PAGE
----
Applying an anti-scratch coating to ophthalmic lenses is a well-known and extensively used process since the material of the as-prepared lens displays very low scratch resistance. These coatings are usually applied by immersing the lens in a mixture containing at least one monomer that is polymerized by thermal treatment or by irradiation with UV light [10] .

The anti-scratch polymers most commonly used come from monomers such as acrylates and aliphatic methacrylates , urethane (meth) acrylates or oligomers thereof, alkoxysilanes , colloidal silica and mixtures thereof. The resulting coating is transparent, very hard, and resistant to abrasion, resistant to chemicals and to degradation by sunlight. These polymers are capable of forming chemical bonds with the substrate of the lenses during polymerization resulting in coatings with excellent adhesion to the lens [9, 10] .

To confer antireflective, antistatic and hydrophobic characteristics to the surface of the lenses, it is common to apply a coating consisting of several layers of metal oxides, capable of adhering well to the scratch-resistant coating, alternating high refractive index layers with low refractive index layers, a layer of a conductive material, and finally a layer composed of a fluoropolymer [11] .

The general process of production of an ophthalmic lens with photochromic, anti-scratch, antireflective, anti-static and hydrophobic properties generally involves:

1 - Incorporation of the organic photochromic molecule in a polymerizable mixture.

2 - Deposition of this material over the side of the lens by spin-coating or dip-coating.

3 - Polymerization of the mixture by a thermal process, leading to the formation of a thin transparent coating.

4 - Preparation of an anti-scratch varnish.

5 - Spreading an anti-scratch coating over the photochromic layer by spin-coating or dip-coating.

6 - Curing the scratch-resistant coating by heat treatment or UV irradiation.

7 - A final multilayer treatment that will confer antistatic, antireflective and hydrophobic properties, usually applied by the physical vapour deposition technique.

The presence of several different coatings over the lens surface can lead to crack formation after a few months of use due to thermal expansion coefficient differences of each layer. On the other hand, the currently available lenses on the market present low discolouration speed which limits their performance [12] . In fact, these lenses, although blushing intensely in about 30 seconds after being under exposure to sunlight, take more than 8 minutes to fade completely in areas not exposed to sunlight, which constitutes a considerable limitation.

The present application discloses a technical solution developed to overcome the technical problems described above and allows obtaining photochromic lenses with less coatings and a better response to light stimulus.

Summary

The present application describes an anti-scratch and photochromic coating applied in the form of varnish with the following composition by weight:

- 33% to 75% of a mixture of alkoxysilanes;

- 5% to 50% of plasticizers;

- 0.5% to 2.5% of photochromic dyes;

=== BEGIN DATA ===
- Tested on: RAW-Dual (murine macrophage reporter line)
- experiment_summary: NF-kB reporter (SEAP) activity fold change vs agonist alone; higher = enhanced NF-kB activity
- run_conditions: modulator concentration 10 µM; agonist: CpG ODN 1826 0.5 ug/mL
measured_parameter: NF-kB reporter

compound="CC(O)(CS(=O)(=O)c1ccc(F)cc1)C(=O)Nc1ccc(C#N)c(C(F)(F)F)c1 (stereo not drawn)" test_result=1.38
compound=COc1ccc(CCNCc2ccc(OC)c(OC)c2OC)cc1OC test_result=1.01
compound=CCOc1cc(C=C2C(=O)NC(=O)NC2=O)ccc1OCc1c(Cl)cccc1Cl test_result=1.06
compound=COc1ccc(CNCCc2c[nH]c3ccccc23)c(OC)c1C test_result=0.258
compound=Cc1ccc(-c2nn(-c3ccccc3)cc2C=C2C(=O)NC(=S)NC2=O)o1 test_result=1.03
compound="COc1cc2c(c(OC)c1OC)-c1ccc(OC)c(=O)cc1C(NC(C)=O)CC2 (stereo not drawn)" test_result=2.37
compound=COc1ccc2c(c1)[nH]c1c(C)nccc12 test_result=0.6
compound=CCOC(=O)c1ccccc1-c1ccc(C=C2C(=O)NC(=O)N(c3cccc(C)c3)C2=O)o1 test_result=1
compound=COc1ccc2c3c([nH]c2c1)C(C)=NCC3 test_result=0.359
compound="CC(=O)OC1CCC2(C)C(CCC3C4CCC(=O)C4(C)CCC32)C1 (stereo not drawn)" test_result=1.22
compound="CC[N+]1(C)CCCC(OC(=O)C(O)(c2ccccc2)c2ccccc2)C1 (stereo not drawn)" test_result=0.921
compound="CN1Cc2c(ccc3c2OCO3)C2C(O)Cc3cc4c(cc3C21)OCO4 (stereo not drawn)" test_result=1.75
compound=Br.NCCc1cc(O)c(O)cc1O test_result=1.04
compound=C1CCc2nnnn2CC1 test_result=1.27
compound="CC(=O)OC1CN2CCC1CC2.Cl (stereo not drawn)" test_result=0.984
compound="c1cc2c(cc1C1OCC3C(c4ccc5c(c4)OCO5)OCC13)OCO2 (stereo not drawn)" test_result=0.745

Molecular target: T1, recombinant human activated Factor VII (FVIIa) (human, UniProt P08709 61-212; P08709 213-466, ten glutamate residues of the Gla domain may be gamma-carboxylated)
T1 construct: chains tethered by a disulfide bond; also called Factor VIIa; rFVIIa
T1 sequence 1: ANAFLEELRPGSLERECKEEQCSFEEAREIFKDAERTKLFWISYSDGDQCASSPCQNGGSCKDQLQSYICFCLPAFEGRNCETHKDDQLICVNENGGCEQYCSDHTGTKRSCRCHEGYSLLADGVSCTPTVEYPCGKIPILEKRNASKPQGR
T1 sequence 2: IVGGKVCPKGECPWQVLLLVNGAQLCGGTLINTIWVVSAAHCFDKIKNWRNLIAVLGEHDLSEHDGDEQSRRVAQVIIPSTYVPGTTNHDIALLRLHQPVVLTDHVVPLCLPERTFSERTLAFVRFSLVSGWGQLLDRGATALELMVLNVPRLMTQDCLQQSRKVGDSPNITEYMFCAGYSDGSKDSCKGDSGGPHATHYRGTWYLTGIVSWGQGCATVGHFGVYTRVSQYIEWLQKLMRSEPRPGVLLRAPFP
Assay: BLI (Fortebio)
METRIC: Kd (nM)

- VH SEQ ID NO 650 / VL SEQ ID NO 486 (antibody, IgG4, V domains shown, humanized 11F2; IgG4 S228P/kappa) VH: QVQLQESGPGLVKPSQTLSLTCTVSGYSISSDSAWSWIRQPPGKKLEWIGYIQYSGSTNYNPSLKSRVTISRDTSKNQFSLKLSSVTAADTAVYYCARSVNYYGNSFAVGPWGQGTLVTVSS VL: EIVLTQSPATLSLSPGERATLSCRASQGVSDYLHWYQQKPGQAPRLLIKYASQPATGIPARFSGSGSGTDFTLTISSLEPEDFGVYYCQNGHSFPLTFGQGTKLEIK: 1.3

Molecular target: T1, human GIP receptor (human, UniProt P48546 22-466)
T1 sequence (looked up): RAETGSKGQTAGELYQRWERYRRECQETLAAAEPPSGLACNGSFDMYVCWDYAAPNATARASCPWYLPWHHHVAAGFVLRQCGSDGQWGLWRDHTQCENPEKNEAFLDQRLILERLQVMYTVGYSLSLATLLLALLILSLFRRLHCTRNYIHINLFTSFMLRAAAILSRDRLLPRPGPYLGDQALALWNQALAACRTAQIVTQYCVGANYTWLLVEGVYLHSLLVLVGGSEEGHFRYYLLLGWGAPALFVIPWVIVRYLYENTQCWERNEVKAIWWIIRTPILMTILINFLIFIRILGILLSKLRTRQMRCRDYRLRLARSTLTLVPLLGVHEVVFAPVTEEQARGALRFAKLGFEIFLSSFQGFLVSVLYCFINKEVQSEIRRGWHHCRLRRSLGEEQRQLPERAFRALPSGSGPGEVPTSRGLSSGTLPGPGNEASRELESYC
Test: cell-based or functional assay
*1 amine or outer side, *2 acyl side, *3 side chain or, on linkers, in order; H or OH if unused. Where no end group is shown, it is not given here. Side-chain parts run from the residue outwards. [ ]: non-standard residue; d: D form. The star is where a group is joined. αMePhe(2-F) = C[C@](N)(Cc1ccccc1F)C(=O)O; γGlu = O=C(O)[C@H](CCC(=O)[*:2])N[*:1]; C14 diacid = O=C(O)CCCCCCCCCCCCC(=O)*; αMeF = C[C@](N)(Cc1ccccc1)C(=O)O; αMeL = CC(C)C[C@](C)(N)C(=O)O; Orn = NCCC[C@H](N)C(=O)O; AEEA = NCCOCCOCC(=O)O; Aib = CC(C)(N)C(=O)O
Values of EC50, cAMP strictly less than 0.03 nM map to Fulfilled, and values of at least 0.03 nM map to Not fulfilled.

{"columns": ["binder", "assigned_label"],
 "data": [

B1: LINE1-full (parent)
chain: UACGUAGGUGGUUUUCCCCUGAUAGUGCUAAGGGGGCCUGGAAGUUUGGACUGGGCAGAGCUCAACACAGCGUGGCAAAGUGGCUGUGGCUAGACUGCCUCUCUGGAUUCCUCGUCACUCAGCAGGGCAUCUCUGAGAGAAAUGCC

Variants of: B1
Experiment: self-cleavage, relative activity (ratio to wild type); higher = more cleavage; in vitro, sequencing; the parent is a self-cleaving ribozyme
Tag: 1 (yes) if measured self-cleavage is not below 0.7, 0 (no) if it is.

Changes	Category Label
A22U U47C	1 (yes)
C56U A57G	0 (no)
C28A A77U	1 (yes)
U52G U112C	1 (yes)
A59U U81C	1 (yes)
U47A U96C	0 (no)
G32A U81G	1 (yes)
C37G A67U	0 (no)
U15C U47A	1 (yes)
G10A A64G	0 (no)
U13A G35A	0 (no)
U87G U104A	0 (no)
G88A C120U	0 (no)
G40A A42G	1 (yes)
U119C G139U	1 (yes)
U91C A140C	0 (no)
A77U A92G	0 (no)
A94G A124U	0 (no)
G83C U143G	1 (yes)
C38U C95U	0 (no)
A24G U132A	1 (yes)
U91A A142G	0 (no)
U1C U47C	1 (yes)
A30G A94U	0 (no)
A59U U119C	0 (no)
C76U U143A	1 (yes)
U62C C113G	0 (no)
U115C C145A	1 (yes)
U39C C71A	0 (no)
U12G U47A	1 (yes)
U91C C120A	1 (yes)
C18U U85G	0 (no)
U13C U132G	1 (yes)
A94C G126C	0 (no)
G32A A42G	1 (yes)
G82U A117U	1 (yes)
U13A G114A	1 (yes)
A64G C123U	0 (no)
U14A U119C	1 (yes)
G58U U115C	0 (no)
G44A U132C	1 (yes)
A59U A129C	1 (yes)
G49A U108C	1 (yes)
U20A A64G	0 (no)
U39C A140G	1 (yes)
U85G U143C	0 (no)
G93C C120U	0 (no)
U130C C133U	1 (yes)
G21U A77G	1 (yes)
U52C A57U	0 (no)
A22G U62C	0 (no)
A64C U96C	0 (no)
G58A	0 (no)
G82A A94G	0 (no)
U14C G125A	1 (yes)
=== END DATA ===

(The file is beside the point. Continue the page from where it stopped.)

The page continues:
- 5% to 15% of additives.

In one embodiment, the additives included in the anti-scratch and photochromic coating comprise colour stabilizers, UV blockers, antioxidants, and surfactants.

In another embodiment, the additives included in the anti-scratch and photochromic coating are 4,4'-isopropylidenediphenol and/or 4 , 4 ' -sulphonildiphenol and/or 1, 3, 5-trimethyl-2 , 4, 6-tris (3, 5-di-t-butyl-4-hydroxybenzyl ) benzene and/or 1-methylimidazole and/or 2- ( 2-hydroxy-5-methylphenyl ) benzotriazole and/or 2-hydroxy-4-methoxybenzophenone and/or 2-hydroxybenzophenone and/or 2- ( 2H-benzotriazol-2-yl ) -4 , 6-di-t-pentilphenol and/or 2,2'-dihydroxy-4-methoxybenzophenone and/or 1H, 1H, 2H, 2H-perfluorooctyl triethoxysilane and/or 1H, 1H, 2H, 2H-perfluorodecyl-triethoxysilane and/or 3-methyl-2-buten-l-ol and/or Pluronic 127®.

In yet another embodiment, the alkoxysilanes included in the anti-scratch and photochromic coating are methyltriethoxysilane and/or ( 3-glycidoxypropyl ) methyldiethoxysilane and/or tetraethoxysilane and/or vinyltriethoxysilane and/or ( 3-mercaptopropyl ) trimethoxysilane and/or ( 3-aminopropyl ) triethoxysilane and/or phenyltrietoxisilane and/or isocyanate-propyl-triethoxysilane .

In one embodiment, the plasticizers included in the anti- scratch and photochromic coating are amines and/or diamines and/or polyethylene glycols.

In another embodiment, the anti-scratch and photochromic coating comprises the presence of a catalyst.

In yet another embodiment, the catalyst used in the anti-scratch and photochromic coating is acetic acid and/or hydrochloric acid and/or nitric acid and/or sulfuric acid.

The present application also describes ophthalmic lens comprising the anti-scratch and photochromic coating described in any one of the preceding paragraphs of this subsection .

The present application further describes the method of applying the anti-scratch and photochromic coating comprising the following steps:

Preparation of a solution containing at least one photochromic molecule, a mixture of additives and a mixture of silanes and plasticizers;

- Deposition of this mixture on at least one of the sides of the lens;

- Perform a heat treatment of polymerization and hardening of the above mentioned coating;

- A multilayer treatment.

In one embodiment, preparing the solution for application in the anti-scratch and photochromic coating application method comprises the following steps: